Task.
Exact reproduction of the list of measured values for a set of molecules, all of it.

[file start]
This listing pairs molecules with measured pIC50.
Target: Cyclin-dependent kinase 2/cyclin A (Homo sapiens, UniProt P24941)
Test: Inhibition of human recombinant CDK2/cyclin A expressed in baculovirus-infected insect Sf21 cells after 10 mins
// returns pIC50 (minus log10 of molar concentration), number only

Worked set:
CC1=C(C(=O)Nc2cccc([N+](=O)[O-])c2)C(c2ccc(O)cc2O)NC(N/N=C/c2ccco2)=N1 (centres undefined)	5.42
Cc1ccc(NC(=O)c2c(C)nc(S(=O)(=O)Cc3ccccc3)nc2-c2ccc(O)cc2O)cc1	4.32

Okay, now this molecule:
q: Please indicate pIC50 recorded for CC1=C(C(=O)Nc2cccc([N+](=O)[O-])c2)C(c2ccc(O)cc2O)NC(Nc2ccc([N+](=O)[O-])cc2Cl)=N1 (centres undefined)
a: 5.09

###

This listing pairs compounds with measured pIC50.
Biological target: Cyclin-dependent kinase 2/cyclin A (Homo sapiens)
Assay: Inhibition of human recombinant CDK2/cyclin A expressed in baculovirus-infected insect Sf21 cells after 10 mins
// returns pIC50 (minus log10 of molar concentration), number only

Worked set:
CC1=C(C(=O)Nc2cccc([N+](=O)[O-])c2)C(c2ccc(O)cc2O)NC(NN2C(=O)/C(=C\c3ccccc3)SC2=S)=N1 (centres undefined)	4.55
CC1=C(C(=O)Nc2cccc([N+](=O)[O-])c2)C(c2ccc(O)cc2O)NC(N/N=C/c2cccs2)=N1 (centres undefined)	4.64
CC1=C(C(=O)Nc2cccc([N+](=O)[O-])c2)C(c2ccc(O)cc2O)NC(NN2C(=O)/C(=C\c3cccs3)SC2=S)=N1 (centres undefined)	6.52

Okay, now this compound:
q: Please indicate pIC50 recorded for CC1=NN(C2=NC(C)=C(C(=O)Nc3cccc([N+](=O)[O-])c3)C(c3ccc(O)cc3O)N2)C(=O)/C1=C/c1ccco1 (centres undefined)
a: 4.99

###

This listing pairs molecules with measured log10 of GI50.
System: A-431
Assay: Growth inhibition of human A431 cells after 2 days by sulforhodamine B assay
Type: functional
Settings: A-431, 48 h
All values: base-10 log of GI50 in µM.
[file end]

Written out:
This listing pairs molecules with measured pIC50.
Target: Cyclin-dependent kinase 2/cyclin A (Homo sapiens, UniProt P24941)
Test: Inhibition of human recombinant CDK2/cyclin A expressed in baculovirus-infected insect Sf21 cells after 10 mins
// returns pIC50 (minus log10 of molar concentration), number only

Worked set:
CC1=C(C(=O)Nc2cccc([N+](=O)[O-])c2)C(c2ccc(O)cc2O)NC(N/N=C/c2ccco2)=N1 (centres undefined)	5.42
Cc1ccc(NC(=O)c2c(C)nc(S(=O)(=O)Cc3ccccc3)nc2-c2ccc(O)cc2O)cc1	4.32

Okay, now this molecule:
q: Please indicate pIC50 recorded for CC1=C(C(=O)Nc2cccc([N+](=O)[O-])c2)C(c2ccc(O)cc2O)NC(Nc2ccc([N+](=O)[O-])cc2Cl)=N1 (centres undefined)
a: 5.09

###

This listing pairs compounds with measured pIC50.
Biological target: Cyclin-dependent kinase 2/cyclin A (Homo sapiens)
Assay: Inhibition of human recombinant CDK2/cyclin A expressed in baculovirus-infected insect Sf21 cells after 10 mins
// returns pIC50 (minus log10 of molar concentration), number only

Worked set:
CC1=C(C(=O)Nc2cccc([N+](=O)[O-])c2)C(c2ccc(O)cc2O)NC(NN2C(=O)/C(=C\c3ccccc3)SC2=S)=N1 (centres undefined)	4.55
CC1=C(C(=O)Nc2cccc([N+](=O)[O-])c2)C(c2ccc(O)cc2O)NC(N/N=C/c2cccs2)=N1 (centres undefined)	4.64
CC1=C(C(=O)Nc2cccc([N+](=O)[O-])c2)C(c2ccc(O)cc2O)NC(NN2C(=O)/C(=C\c3cccs3)SC2=S)=N1 (centres undefined)	6.52

Okay, now this compound:
q: Please indicate pIC50 recorded for CC1=NN(C2=NC(C)=C(C(=O)Nc3cccc([N+](=O)[O-])c3)C(c3ccc(O)cc3O)N2)C(=O)/C1=C/c1ccco1 (centres undefined)
a: 4.99

###

This listing pairs molecules with measured log10 of GI50.
System: A-431
Assay: Growth inhibition of human A431 cells after 2 days by sulforhodamine B assay
Type: functional
Settings: A-431, 48 h
All values: base-10 log of GI50 in µM.